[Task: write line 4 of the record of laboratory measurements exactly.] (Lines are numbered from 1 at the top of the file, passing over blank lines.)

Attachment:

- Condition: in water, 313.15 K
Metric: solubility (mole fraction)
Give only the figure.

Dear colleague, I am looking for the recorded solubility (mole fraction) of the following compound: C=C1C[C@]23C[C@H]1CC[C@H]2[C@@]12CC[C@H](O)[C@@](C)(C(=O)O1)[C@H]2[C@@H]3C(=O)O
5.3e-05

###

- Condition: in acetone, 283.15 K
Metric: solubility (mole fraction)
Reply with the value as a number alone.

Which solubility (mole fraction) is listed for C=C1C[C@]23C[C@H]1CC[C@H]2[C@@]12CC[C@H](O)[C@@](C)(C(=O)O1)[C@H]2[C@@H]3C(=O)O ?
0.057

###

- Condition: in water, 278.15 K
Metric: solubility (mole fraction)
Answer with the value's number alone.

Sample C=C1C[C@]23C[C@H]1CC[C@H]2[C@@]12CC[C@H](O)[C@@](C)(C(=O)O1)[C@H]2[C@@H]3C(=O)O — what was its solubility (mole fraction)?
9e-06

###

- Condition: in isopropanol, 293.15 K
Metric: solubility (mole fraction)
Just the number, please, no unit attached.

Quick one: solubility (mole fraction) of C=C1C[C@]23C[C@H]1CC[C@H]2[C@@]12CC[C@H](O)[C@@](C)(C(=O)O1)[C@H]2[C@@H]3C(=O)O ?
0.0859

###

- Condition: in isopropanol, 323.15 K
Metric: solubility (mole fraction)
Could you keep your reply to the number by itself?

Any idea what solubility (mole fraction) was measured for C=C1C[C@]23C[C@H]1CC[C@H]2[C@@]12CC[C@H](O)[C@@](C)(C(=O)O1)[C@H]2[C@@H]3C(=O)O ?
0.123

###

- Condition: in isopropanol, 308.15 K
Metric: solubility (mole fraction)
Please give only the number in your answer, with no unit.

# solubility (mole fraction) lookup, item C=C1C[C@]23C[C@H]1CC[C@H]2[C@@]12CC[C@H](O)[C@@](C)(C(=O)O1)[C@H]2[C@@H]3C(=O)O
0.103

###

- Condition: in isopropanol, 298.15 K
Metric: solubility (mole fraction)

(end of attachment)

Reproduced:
Dear colleague, I am looking for the recorded solubility (mole fraction) of the following compound: C=C1C[C@]23C[C@H]1CC[C@H]2[C@@]12CC[C@H](O)[C@@](C)(C(=O)O1)[C@H]2[C@@H]3C(=O)O